Ultrasonic damage?

Discussion in 'Trumpet Discussion' started by hornblower2000, Apr 27, 2009.

  1. daniel starz

    daniel starz Piano User

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    wasilla alaska
    whats wrong with a drop or two of oil in the lead pipe before playing ? sure seems it would eliminate a few problems , what other problem would that create ?
    we just got a new Besson 800 , so i hope the small amount of oil will coat the inside to protect it from looking green, and not allow minerals to stick and build up.
    The Horn Doctor in Anchorage AK. give me this tip to use .
    John has a ultra sonic cleaning bath .
    He also so said to really make a horn sound good is just regular cleaning, a bath not ultrasonic , but for a dirty horn it works the best.
     
  2. Ed Kennedy

    Ed Kennedy Forte User

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    I was at a clinic Saturday where Wayne Tanabe gave a presentation on tweeking your horn. the subject of cleaning came up. he said that all acid methods work by etching the metal, removing the structure that the "green stuff" is holding onto. Ultrasonic cleaning works by causing a cavitation action in the solution which attacks the foreign matter. It can also open up pinholes where there is red rot.
    Red rot is caused by acids in ones saliva reacting with the brass, combining with zinc leaving spots of copper (the red stuff). So ultrasonic can be a danger for a horn with a lot of red rot.
     
  3. gzent

    gzent Fortissimo User

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    I'm not sure why he would say that. Scrape some of that gunk into a glass jar and pour in the acid and wait. Of course, the acid will dissolve the "gunk". It does not matter what it is "stuck to" or contained in.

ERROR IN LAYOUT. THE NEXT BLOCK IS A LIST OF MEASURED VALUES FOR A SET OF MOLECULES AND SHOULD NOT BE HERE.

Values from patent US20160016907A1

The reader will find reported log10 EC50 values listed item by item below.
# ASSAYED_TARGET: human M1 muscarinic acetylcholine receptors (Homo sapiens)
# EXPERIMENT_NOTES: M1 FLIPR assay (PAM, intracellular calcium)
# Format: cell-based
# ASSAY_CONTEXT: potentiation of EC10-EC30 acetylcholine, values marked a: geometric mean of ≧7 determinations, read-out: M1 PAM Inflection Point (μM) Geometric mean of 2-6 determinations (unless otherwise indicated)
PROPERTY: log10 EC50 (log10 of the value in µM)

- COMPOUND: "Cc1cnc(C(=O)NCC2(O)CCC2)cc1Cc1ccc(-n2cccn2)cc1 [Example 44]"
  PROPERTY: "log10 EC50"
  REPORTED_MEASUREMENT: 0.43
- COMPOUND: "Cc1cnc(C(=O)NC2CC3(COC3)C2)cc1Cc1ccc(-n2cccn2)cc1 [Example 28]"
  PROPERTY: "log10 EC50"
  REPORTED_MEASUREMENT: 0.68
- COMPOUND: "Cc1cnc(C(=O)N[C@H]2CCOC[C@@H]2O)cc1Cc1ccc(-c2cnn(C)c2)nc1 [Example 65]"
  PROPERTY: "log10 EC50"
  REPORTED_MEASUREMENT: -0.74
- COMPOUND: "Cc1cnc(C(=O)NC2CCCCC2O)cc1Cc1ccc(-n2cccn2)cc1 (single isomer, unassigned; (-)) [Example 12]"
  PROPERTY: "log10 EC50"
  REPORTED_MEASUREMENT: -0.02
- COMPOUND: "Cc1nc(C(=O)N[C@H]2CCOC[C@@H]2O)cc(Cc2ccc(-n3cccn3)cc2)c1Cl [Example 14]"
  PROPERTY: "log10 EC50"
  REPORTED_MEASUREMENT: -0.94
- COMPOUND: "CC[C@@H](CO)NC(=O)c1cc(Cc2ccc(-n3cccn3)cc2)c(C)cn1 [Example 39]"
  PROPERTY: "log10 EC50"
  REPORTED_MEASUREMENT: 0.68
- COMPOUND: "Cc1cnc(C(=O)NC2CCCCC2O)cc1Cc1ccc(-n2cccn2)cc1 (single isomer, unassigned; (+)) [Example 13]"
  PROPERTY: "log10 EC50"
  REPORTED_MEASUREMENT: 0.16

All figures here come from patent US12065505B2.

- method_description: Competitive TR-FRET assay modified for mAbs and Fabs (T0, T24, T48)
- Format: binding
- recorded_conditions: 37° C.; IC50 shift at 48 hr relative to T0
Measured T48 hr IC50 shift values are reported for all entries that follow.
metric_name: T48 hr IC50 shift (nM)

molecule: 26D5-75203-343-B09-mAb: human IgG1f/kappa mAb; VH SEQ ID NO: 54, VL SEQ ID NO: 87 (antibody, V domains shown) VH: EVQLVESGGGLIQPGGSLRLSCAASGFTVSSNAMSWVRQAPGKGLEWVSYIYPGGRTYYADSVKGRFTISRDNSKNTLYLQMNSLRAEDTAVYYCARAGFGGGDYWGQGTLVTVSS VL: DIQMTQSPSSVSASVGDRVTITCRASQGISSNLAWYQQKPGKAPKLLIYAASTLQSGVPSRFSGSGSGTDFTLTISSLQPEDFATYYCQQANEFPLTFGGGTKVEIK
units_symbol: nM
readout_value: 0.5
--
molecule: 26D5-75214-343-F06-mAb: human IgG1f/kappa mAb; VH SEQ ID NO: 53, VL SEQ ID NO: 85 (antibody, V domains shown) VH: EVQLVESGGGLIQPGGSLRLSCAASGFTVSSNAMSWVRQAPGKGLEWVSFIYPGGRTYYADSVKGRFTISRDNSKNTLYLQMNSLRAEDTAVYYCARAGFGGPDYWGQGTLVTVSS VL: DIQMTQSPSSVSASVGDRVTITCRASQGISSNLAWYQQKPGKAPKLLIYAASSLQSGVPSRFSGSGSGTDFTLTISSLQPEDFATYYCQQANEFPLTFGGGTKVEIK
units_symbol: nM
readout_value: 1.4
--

If the bond between the surface layer of brass molecules and the "gunk" is stronger than the bond between the surface layer of brass and the next layer down, then I'm sorry but the US method will take some brass molecules with it, or, if the brass is already breaking down it will take more zinc than copper.

    I would bet if you were to do a spectral analysis on the liquid in an ultrasonic tank that you would indeed detect zinc and copper.

    That's the danger of getting chemistry lessons from a salesman - inevitably they turn it into a sales pitch.

    Then again, he's the same guy that shills cryogenic treatment even thought there is no scientific principle or validated tests to prove that it has any effect whatsoever on how an instrument plays.
     
    Last edited: Apr 29, 2009
  4. hornblower2000

    hornblower2000 New Friend

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    the road
    ...I would recommend the acid bath way. After checking around and reading tons of horror stories about damaged brass instruments, I think this ultrasonic thing is a bunch of hype. The only difference I noticed is that it cost way more and I had to re-clean my horn after to get my valves to work.

    There is way too much voodoo and B.S. in horn repair these days.